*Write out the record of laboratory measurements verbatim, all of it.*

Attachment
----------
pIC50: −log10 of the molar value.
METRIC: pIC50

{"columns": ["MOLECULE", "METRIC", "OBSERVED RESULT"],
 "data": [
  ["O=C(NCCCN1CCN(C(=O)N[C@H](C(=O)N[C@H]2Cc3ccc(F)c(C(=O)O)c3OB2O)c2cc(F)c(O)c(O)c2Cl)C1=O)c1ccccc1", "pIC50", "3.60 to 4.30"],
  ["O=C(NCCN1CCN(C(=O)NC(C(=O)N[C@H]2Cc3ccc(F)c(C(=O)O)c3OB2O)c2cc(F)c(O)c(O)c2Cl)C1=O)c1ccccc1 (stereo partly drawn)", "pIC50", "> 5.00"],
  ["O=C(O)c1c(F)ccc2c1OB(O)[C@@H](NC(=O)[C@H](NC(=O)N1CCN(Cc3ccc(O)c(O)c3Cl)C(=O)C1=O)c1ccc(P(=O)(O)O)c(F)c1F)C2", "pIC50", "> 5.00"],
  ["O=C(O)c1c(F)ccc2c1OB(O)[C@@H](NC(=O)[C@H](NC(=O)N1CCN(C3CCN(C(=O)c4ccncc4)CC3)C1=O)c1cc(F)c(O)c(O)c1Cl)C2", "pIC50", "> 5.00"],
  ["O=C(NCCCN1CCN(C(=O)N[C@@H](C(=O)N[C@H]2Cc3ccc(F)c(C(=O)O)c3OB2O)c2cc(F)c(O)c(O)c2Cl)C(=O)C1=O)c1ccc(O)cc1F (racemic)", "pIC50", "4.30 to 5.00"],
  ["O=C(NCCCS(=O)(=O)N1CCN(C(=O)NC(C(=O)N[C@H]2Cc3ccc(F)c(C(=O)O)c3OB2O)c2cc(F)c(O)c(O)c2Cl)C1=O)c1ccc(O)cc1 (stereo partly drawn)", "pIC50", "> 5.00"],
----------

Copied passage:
pIC50: −log10 of the molar value.
METRIC: pIC50

{"columns": ["MOLECULE", "METRIC", "OBSERVED RESULT"],
 "data": [
  ["O=C(NCCCN1CCN(C(=O)N[C@H](C(=O)N[C@H]2Cc3ccc(F)c(C(=O)O)c3OB2O)c2cc(F)c(O)c(O)c2Cl)C1=O)c1ccccc1", "pIC50", "3.60 to 4.30"],
  ["O=C(NCCN1CCN(C(=O)NC(C(=O)N[C@H]2Cc3ccc(F)c(C(=O)O)c3OB2O)c2cc(F)c(O)c(O)c2Cl)C1=O)c1ccccc1 (stereo partly drawn)", "pIC50", "> 5.00"],
  ["O=C(O)c1c(F)ccc2c1OB(O)[C@@H](NC(=O)[C@H](NC(=O)N1CCN(Cc3ccc(O)c(O)c3Cl)C(=O)C1=O)c1ccc(P(=O)(O)O)c(F)c1F)C2", "pIC50", "> 5.00"],
  ["O=C(O)c1c(F)ccc2c1OB(O)[C@@H](NC(=O)[C@H](NC(=O)N1CCN(C3CCN(C(=O)c4ccncc4)CC3)C1=O)c1cc(F)c(O)c(O)c1Cl)C2", "pIC50", "> 5.00"],
  ["O=C(NCCCN1CCN(C(=O)N[C@@H](C(=O)N[C@H]2Cc3ccc(F)c(C(=O)O)c3OB2O)c2cc(F)c(O)c(O)c2Cl)C(=O)C1=O)c1ccc(O)cc1F (racemic)", "pIC50", "4.30 to 5.00"],
  ["O=C(NCCCS(=O)(=O)N1CCN(C(=O)NC(C(=O)N[C@H]2Cc3ccc(F)c(C(=O)O)c3OB2O)c2cc(F)c(O)c(O)c2Cl)C1=O)c1ccc(O)cc1 (stereo partly drawn)", "pIC50", "> 5.00"],